This is part 2 of an older fiction story I started to write years ago. Part one can be found HERE. I still don’t have a name for this story.
Then he walked into the room.
Even in my panic, the name DiAngelo had struck me as ironic. But if I had thought I was struggling for air before, I was now going into a full blown asthma attack.
Tony DiAngelo. I hadn’t seen him in about fifteen years, over half a lifetime ago. I put my hand to my neck, hoping that someone in that room would see that I was suffocating.
“She needs her inhaler,” Tony said. How did he know? I hadn’t developed asthma until about five years ago.
The voice was the same. That same voice that had haunted me for so long even after he had dropped off the face of the earth. I felt rather than saw someone putting an inhaler in my hand. I squeezed it, inhaling, waiting for my trachea to relax and allow the air to reach my lungs.
“Where is Jason?” I asked when I finally caught my breath. “What the Hell is going on here?”
The nurse was standing beside me, her hand sort of holding mine in an attempt to comfort me.
“Honey, you’ve been through so much. You should try to calm down.”
“Look, if you tell me to calm down again, I’m going to show you just how calm I’m being right now. I want Jason in here, right now.”
“Who is Jason?” Tony asked.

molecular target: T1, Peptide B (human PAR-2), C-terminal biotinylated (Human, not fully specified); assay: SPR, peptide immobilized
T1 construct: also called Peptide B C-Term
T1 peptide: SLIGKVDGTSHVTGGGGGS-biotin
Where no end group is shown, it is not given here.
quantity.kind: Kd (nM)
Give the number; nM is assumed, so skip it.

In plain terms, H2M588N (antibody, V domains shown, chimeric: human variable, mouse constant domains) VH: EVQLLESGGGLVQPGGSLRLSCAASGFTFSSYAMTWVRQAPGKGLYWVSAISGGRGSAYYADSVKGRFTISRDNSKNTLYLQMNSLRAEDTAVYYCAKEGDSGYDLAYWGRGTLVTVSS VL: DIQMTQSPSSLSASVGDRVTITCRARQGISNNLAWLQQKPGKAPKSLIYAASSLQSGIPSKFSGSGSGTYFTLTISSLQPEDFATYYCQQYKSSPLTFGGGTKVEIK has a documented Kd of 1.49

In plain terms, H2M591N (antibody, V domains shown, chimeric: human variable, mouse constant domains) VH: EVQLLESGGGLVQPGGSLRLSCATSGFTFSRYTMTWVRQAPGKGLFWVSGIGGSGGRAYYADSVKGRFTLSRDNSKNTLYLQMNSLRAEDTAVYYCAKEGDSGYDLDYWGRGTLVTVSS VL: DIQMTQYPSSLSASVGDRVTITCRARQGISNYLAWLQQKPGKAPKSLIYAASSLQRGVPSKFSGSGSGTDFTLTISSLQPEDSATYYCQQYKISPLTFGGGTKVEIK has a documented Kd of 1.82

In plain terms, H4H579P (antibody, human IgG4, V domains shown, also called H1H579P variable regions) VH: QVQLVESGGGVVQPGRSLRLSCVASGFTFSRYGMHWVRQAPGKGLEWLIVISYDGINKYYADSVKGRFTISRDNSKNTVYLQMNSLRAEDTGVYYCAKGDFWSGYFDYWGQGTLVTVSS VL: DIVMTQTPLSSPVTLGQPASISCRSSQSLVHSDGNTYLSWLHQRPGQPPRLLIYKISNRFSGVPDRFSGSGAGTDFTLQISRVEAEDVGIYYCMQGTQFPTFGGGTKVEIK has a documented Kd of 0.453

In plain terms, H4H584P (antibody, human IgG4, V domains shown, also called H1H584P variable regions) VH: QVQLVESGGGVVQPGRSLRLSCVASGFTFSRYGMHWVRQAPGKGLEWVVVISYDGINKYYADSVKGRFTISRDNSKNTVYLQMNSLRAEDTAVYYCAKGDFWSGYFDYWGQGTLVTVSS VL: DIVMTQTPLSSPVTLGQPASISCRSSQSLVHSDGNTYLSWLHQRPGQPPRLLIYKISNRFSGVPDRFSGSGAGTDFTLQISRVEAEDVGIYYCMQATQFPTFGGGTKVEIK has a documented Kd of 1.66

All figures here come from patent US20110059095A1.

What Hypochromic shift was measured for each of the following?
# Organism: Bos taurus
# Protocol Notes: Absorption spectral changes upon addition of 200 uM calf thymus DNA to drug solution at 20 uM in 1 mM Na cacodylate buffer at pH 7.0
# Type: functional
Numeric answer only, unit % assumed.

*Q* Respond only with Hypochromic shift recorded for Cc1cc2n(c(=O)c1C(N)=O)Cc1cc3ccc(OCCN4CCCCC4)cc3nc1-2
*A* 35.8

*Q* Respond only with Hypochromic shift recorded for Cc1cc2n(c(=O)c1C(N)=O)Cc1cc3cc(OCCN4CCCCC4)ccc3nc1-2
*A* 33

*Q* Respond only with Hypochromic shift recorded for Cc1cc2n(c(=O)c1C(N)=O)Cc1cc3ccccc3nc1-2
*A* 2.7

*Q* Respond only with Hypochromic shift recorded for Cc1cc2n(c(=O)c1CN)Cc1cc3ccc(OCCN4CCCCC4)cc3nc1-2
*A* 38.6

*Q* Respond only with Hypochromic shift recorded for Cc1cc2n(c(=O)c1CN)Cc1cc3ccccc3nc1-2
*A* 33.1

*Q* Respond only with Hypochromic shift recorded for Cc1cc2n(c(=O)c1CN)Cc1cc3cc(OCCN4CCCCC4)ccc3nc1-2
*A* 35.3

“What are you doing in here? Why are you here? Where is Jason? I want my husband!” Every sentence was a little higher. I knew I was getting “hysterical,” but I couldn’t seem to stop myself.
“We may need to sedate her,” Dr. What-ever-his-name was said. (In that moment, I couldn’t recall. I was too overwhelmed.)
“No. I don’t want to be sedated. I just need answers. Please.” I didn’t want to sink into that spinning darkness again. “I’ll calm down.”
I sat perfectly still, to prove that I could be calm. Inside, my heart was still racing.
“Why is she like this?” I heard Tony asking the doctor quietly. “Is it because of the head injury?”
“Concussions can lead to confusion, even some memory loss. She did suffer from a more moderate to severe concussion.”
“Please,” I said, “Can you tell me where Jason Wilkins is?” I asked the nurse.
“I’m not really sure,” she said. “I’m not sure who he is. Is he a patient here?”
“He’s my husband,” I said. “He was in the car, and my children, too, when we crashed.”
“Honey, your husband is right here,” she said, pointing to Tony.
“That man is NOT my husband,” I said, quietly but firmly. “I don’t know what is going on here, or what he has told you, but I am married to Jason Wilkins, NOT Tony DiAngelo. Please, make him leave. Find Jason. Help me.”
She looked a bit confused, then said, “I’ll talk to the doctor about this. I’ll have to talk to security, too.”
She walked up to the doctor and Tony, who were still involved in a quiet conversation.
“Excuse me, Doctor, but can we take this outside for a few minutes? I think the patient needs to rest, and there is something that we need to discuss. If you don’t mind, Mr. DiAngelo, I think it would be better if you left as well, just for now.”
They all walked out of the room. I reached over and picked up the phone when they left. Maybe Jason still had his cell phone turned on.
I dialed nine to get out of the hospital, then his number – (703) 555-2846, thinking about how we had laughed at the number because it made the sign of the cross. It started to ring. Answer please, I thought.
“We’re sorry, the number you have dialed is not in service. No other information is available. Please hang up, and try again.”
I felt my heart fall into the pit of my stomach.